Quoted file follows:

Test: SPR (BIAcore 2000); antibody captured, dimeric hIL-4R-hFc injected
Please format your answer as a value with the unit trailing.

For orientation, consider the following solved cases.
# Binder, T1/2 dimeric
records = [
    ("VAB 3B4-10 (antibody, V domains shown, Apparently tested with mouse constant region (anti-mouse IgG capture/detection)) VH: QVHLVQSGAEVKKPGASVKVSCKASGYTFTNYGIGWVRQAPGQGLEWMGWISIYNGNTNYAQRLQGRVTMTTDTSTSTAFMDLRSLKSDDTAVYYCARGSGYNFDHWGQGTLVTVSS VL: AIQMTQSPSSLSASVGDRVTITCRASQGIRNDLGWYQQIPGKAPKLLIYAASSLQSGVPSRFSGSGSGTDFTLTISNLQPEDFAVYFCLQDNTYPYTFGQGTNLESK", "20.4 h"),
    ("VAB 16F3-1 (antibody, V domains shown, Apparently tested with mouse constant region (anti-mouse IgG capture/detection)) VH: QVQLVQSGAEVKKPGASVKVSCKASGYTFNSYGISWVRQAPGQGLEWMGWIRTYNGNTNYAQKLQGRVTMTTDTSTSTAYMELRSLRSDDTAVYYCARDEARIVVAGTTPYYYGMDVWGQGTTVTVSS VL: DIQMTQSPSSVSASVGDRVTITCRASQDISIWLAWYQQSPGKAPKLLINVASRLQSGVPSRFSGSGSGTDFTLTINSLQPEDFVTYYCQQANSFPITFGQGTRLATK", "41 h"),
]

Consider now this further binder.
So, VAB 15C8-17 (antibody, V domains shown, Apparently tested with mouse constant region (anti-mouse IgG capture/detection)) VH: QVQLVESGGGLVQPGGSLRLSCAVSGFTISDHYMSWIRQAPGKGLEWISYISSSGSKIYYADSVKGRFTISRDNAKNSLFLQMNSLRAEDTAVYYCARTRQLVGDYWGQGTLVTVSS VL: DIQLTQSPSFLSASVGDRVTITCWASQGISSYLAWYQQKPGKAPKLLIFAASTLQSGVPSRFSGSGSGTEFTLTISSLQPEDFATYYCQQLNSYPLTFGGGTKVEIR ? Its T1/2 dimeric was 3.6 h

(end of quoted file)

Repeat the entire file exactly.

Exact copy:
Test: SPR (BIAcore 2000); antibody captured, dimeric hIL-4R-hFc injected
Please format your answer as a value with the unit trailing.

For orientation, consider the following solved cases.
# Binder, T1/2 dimeric
records = [
    ("VAB 3B4-10 (antibody, V domains shown, Apparently tested with mouse constant region (anti-mouse IgG capture/detection)) VH: QVHLVQSGAEVKKPGASVKVSCKASGYTFTNYGIGWVRQAPGQGLEWMGWISIYNGNTNYAQRLQGRVTMTTDTSTSTAFMDLRSLKSDDTAVYYCARGSGYNFDHWGQGTLVTVSS VL: AIQMTQSPSSLSASVGDRVTITCRASQGIRNDLGWYQQIPGKAPKLLIYAASSLQSGVPSRFSGSGSGTDFTLTISNLQPEDFAVYFCLQDNTYPYTFGQGTNLESK", "20.4 h"),
    ("VAB 16F3-1 (antibody, V domains shown, Apparently tested with mouse constant region (anti-mouse IgG capture/detection)) VH: QVQLVQSGAEVKKPGASVKVSCKASGYTFNSYGISWVRQAPGQGLEWMGWIRTYNGNTNYAQKLQGRVTMTTDTSTSTAYMELRSLRSDDTAVYYCARDEARIVVAGTTPYYYGMDVWGQGTTVTVSS VL: DIQMTQSPSSVSASVGDRVTITCRASQDISIWLAWYQQSPGKAPKLLINVASRLQSGVPSRFSGSGSGTDFTLTINSLQPEDFVTYYCQQANSFPITFGQGTRLATK", "41 h"),
]

Consider now this further binder.
So, VAB 15C8-17 (antibody, V domains shown, Apparently tested with mouse constant region (anti-mouse IgG capture/detection)) VH: QVQLVESGGGLVQPGGSLRLSCAVSGFTISDHYMSWIRQAPGKGLEWISYISSSGSKIYYADSVKGRFTISRDNAKNSLFLQMNSLRAEDTAVYYCARTRQLVGDYWGQGTLVTVSS VL: DIQLTQSPSFLSASVGDRVTITCWASQGISSYLAWYQQKPGKAPKLLIFAASTLQSGVPSRFSGSGSGTEFTLTISSLQPEDFATYYCQQLNSYPLTFGGGTKVEIR ? Its T1/2 dimeric was 3.6 h